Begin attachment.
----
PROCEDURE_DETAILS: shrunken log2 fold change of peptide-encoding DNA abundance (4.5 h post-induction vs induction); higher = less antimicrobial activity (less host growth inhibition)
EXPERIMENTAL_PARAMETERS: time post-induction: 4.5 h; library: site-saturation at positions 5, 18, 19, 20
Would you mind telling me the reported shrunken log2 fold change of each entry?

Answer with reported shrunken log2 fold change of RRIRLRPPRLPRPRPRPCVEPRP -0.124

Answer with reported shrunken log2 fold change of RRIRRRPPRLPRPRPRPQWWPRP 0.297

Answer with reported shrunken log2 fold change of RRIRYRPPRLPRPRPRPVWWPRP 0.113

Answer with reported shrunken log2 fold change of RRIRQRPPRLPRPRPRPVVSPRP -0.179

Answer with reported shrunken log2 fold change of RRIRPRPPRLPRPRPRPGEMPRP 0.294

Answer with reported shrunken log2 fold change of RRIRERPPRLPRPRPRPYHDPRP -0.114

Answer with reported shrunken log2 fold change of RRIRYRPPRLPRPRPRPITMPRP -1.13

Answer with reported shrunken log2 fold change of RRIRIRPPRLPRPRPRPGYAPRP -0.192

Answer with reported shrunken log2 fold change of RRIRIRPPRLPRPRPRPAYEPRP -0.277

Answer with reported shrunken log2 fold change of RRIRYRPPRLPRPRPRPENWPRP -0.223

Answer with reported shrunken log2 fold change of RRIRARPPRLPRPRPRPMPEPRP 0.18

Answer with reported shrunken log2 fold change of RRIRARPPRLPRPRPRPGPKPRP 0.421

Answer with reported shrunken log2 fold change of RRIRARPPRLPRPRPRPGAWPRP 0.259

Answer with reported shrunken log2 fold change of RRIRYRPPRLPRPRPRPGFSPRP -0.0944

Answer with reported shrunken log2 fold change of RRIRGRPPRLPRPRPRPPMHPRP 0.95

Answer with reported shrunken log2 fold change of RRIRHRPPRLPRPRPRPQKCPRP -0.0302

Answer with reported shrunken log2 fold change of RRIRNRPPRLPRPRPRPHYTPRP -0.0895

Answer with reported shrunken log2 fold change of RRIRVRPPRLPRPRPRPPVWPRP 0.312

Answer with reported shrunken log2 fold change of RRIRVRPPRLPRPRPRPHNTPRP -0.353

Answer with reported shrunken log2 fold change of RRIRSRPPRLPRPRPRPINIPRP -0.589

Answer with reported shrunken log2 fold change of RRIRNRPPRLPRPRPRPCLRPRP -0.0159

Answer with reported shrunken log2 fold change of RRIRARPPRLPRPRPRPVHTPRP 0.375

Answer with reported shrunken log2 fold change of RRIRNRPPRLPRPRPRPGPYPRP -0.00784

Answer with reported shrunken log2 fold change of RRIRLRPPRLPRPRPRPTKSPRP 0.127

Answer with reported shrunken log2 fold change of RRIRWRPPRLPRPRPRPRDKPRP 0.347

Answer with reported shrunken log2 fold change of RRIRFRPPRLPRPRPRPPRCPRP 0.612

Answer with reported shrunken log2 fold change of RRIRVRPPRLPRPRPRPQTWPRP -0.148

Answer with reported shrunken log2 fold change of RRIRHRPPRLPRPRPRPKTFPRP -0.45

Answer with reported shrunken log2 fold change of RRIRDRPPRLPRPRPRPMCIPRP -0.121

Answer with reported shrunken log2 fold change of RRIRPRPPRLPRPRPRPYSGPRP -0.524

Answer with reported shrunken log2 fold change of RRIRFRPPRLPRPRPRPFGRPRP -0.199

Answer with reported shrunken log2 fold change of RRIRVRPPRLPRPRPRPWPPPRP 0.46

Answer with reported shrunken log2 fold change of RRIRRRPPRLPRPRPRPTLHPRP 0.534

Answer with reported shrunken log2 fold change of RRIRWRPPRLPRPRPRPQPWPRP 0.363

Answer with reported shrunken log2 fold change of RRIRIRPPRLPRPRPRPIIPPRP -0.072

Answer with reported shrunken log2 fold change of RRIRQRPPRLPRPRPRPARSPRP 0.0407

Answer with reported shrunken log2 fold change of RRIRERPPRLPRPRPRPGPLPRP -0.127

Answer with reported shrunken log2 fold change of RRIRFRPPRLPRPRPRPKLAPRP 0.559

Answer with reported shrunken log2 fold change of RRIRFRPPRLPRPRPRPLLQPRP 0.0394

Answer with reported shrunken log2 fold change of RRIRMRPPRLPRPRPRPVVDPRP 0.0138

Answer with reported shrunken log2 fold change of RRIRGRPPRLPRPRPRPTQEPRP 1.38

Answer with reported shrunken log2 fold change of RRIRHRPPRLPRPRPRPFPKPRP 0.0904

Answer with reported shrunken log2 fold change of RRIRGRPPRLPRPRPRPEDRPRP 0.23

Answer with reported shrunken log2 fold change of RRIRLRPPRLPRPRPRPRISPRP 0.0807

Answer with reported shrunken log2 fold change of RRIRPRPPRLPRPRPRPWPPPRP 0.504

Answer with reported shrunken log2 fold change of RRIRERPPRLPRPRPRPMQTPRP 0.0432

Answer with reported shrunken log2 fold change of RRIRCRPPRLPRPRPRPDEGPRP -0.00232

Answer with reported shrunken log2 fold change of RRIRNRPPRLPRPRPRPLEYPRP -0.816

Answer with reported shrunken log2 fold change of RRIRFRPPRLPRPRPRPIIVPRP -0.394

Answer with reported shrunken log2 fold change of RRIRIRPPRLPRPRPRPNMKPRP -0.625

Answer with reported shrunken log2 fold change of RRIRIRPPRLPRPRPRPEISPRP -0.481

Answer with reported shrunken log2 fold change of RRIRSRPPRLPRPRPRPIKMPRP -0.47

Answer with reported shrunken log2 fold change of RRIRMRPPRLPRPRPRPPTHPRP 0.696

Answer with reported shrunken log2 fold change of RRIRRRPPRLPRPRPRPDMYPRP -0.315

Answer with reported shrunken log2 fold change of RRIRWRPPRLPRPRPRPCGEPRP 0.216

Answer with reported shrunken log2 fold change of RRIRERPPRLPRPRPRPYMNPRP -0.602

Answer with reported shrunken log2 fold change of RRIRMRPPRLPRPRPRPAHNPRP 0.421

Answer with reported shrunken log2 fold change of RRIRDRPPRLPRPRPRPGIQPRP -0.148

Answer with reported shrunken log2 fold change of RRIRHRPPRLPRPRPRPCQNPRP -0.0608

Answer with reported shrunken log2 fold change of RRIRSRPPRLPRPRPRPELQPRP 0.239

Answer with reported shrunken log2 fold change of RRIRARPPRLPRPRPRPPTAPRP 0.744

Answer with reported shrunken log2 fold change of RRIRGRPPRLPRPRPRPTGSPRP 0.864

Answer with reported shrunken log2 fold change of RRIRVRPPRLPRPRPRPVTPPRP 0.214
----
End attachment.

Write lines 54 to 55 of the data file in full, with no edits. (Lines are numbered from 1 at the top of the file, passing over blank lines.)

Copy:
Answer with reported shrunken log2 fold change of RRIRIRPPRLPRPRPRPEISPRP -0.481

Answer with reported shrunken log2 fold change of RRIRSRPPRLPRPRPRPIKMPRP -0.47